For the privileged few, about one-hundredth of Americans, the proposal also calls for a minimum tax on households with net worth over $100 million. They would be required to pay at least 20% not only of their income, but also of unrealized gains on assets such as stocks. The payments would be taken into account for the taxation of gains after the sale.

Overall, what the White House charges as its “billionaire minimum income tax” represents something of a steep turn for the Biden administration. He had largely avoided wealth tax calls from other members of the Democratic National Party, such as Senators Bernie Sanders and Elizabeth Warren. The US Senate is split evenly between Democrats and Republicans, with Vice President Kamala Harris holding the deciding vote, although moderate Democrats like Joe Manchin have crossed party lines, including over last year’s vote on the Build Back Better Act.

The 1% tax on share buybacks is of particular interest to companies and investors. It first appeared in the aforementioned infrastructure bill, which passed the House of Representatives but not the Senate, and has now resurfaced in the budget proposal.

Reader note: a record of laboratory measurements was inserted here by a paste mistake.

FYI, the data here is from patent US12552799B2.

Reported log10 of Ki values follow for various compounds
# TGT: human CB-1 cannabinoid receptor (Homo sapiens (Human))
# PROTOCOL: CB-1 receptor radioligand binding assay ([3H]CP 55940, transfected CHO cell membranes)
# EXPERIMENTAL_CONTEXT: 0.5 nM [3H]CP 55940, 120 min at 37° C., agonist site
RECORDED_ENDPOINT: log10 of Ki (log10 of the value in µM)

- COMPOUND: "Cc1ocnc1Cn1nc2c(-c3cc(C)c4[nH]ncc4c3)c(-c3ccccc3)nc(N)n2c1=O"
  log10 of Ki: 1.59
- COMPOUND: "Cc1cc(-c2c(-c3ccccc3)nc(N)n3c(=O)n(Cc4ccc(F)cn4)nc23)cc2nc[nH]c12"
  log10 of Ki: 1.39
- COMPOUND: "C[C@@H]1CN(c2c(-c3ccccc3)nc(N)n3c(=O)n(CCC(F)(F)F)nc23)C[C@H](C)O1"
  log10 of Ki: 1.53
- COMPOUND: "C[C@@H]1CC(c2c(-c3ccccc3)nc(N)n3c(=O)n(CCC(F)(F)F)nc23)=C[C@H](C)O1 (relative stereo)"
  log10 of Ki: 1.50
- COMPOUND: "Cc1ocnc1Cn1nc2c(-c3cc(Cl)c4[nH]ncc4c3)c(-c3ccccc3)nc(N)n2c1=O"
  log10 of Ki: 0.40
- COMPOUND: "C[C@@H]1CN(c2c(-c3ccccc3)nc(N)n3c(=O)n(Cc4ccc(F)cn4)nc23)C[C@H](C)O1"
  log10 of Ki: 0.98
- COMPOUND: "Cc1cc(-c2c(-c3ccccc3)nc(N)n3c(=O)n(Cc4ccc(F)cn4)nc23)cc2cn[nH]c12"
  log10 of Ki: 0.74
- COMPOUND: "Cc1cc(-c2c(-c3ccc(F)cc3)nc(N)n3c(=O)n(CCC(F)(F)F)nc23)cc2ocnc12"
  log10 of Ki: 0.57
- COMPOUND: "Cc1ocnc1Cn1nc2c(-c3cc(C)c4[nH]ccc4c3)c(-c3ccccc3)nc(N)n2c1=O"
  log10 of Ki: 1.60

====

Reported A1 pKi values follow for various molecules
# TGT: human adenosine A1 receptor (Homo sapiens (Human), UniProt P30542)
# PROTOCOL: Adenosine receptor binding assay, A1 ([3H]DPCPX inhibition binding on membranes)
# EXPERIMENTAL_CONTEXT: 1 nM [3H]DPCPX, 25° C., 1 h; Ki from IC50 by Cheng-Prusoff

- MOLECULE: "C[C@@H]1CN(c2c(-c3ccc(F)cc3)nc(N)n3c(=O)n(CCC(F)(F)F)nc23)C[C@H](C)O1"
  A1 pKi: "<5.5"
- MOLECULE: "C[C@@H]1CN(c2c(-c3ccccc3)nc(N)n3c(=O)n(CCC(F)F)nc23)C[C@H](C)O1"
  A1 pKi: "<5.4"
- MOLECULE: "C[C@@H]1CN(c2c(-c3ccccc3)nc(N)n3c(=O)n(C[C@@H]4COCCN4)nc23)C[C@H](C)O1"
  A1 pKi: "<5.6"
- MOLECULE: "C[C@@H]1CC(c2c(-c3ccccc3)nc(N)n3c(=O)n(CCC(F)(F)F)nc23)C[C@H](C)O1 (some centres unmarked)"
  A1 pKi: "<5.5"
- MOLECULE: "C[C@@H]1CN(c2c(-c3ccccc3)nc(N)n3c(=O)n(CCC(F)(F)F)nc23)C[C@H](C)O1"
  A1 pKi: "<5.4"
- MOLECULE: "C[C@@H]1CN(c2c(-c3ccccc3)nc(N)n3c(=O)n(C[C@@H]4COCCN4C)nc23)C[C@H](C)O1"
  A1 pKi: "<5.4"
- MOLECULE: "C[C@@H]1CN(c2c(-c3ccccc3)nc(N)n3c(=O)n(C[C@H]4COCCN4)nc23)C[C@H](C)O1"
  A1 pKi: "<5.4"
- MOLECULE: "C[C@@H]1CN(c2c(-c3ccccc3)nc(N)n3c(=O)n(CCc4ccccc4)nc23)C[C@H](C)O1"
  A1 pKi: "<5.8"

S&P 500 companies repurchased some $882 billion in shares last year, with 2022 on track to exceed $1 billion in buybacks, as the use of the practice has become more widespread over the past decade.

In addition to the tax, there would be durations required for the period during which the shares are held by the directors. The administration’s stated goal is to “deter corporations from using their profits to buy back stock and enrich their executives, rather than investing in long-term growth and innovation.”

The dollar

Austere market sentiment initially helped the dollar as its index climbed well above 99 on Monday, plunging below 98.50 in a risky all-market session.

The dollar was also supported by difficult times for another generally stable currency, the Japanese yen. The yen was the worst performer among the main components of foreign exchange trading, hitting a seven-year low on Monday.

This was fueled by Japan’s decision to avoid the broader trend of monetary policy tightening – cuts in public investment, higher interest and lower stimulus spending – and the Bank of Japan’s decision to buy a unlimited number of 0.25% Japanese government bonds.

The second central bank intervention this year in Japan strengthened the US dollar as a sell-off pushed investors towards a more stable greenback.